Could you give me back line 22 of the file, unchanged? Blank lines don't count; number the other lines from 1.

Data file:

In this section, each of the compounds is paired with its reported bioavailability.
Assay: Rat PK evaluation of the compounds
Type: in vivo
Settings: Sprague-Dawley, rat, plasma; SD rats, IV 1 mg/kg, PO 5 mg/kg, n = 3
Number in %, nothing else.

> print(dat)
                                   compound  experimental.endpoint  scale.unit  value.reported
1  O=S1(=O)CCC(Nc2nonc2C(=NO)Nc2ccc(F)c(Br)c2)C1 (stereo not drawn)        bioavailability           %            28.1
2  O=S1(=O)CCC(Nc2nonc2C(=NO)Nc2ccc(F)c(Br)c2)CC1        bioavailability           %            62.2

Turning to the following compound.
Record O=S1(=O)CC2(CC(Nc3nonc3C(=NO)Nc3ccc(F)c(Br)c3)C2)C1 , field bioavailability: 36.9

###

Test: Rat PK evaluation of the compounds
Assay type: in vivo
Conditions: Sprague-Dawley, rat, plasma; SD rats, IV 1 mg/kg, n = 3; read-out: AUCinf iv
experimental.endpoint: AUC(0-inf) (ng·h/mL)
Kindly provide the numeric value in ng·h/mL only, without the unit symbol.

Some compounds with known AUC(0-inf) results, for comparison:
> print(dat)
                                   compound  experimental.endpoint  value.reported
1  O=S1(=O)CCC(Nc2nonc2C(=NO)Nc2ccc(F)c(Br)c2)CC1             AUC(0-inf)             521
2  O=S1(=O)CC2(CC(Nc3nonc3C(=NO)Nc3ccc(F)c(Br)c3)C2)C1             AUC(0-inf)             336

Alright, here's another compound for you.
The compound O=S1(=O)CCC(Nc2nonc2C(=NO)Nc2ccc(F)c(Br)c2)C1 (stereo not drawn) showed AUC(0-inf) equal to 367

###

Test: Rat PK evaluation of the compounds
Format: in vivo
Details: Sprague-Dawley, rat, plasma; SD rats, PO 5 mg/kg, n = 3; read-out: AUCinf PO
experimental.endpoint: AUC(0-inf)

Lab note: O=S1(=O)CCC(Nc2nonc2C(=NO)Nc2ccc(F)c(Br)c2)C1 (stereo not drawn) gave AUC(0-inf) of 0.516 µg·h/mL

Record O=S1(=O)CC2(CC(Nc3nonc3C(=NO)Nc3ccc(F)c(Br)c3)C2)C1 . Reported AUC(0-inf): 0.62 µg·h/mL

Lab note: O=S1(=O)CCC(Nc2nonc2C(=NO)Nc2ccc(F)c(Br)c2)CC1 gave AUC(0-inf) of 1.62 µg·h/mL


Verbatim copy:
2  O=S1(=O)CC2(CC(Nc3nonc3C(=NO)Nc3ccc(F)c(Br)c3)C2)C1             AUC(0-inf)             336